Lately I’m collecting a lot of design writing — these are great posts about building community sites.
Applying “A Pattern Language” To Online Community Design. I recommend this social web perspective on Christopher Alexander’s classic study of how towns and buildings function & how we create successful shared spaces. Excerpts:
A Community of 7,000: Communities that are too large are not effective. While this doesn’t mean you should limit the size of your overall website, you should consider ways of creating smaller sub-communities within the website if it is big. Creating sub-communities within the larger whole is one way to go about this. Another option is to limit exposure to the full membership… The purpose here is to make each member feel as though they matter in the grand scheme of things. If the user sees a membership roster that includes a 100,000 names, they’ll feel like a tiny fish in a huge pond.
Your Own Home: Everyone should have their own home in the real world, a place they can go to at the end of the day that’s safe and secure. In the online world, this would be the profile page. People want to customize their home, make it their own, host friends there, put their mark on it and let people know that this is their space and that it reflects their personality. In the online world, people want to do the same thing.
Short Passages: Moving from one profile to another should be quick and comfortable. You want members to interact with one another, and so the pathways between them should be inviting. Think of ways to encourage interaction between members along these passages. One way to do this is through comments on the activities of others.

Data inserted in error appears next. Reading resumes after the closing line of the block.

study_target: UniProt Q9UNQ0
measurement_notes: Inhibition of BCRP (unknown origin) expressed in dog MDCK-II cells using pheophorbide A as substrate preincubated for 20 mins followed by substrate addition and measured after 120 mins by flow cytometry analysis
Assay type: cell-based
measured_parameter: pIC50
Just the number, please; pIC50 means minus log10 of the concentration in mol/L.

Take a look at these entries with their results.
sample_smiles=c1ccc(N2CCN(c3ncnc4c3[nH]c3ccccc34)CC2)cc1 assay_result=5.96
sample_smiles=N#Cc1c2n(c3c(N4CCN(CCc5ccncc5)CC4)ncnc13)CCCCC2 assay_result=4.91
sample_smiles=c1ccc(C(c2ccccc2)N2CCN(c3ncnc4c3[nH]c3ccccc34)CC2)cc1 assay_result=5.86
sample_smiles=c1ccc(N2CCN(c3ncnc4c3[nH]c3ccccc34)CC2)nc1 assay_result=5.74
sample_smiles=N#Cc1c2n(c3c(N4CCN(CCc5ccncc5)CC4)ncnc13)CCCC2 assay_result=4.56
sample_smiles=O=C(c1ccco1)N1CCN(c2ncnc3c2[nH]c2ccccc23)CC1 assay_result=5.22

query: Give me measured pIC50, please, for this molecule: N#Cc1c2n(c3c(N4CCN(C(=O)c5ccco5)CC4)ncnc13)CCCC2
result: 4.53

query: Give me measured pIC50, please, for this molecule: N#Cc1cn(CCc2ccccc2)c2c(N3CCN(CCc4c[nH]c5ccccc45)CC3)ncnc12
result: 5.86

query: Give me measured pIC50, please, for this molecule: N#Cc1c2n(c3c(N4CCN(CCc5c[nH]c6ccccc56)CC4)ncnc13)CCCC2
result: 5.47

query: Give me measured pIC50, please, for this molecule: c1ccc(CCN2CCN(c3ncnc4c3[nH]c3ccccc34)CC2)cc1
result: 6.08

(If you dig architecture or the metaphor of websites as buildings / living space, you may enjoy Design from a Diagram.) I found good advice about applying Alexander’s methods in everyday design work in Ryan Singer’s “Designing With Forces“ talk (52 min). He suggests that instead of starting out your site / product by making a list of requirements, we look carefully at the surrounding context and think in terms of the “forces” acting on it, e.g. “I can never remember to make followup phone calls,” “I hate data entry” or “I need to pick up a teakettle without burning myself.” It’s helping me sketch a cohesive vision for a web app today.
Metafilter’s Matt Haughey wrote up great community tips I keep returning to. MeFi’s always stood up as an example of a respectful, well-managed community with a high signal-to-noise ratio. From his introduction,
I hate the term User Generated Content. I never use the phrase when talking about this stuff and I’ll never use it when writing about it. I consider it a pejorative that reveals a lot about the person saying it. It makes members of your site feel like dutiful robots, crapping content that you convert into cash.
Johnny Holland’s What’s Up With Social Objects?
Which is a more accurate description of gifting on Facebook: the relationship between two friends and the practice of giving gifts on birthdays, or the graphic of the beer mug? The more accurate description of user interaction would be that which explains the practice of gift giving, the symbolic act of presenting a gift, the Facebook tradition of recognizing birthdays, and the social space in which gifts are seen by others such that birthdays create a cause for a stretch of social interaction.
All content in the world of web 2.0 is communication. Yes, it is information and it informs. But it is created and left behind by countless individual acts of communication — with the intent to communicate. If you view social web content as information you’re still in web 1.0.
Designing for Social Interaction breaks down the idea of online “friends” into several types and gives tips for designing social web apps around them.
The average number of friends on Facebook is 130, and many users have many more. Yet despite having hundreds of friends, most people on Facebook only interact regularly with 4 to 7 people, and for 90% of Facebook users, 20% of their friends account for 70% of all interactions. We also see this with phone usage. We have hundreds of people in our phone contacts, yet 80% of phone calls are made to the same 4 people.
Our social web tools must start to understand the strength of ties, that we have stronger relationships with some people than with others.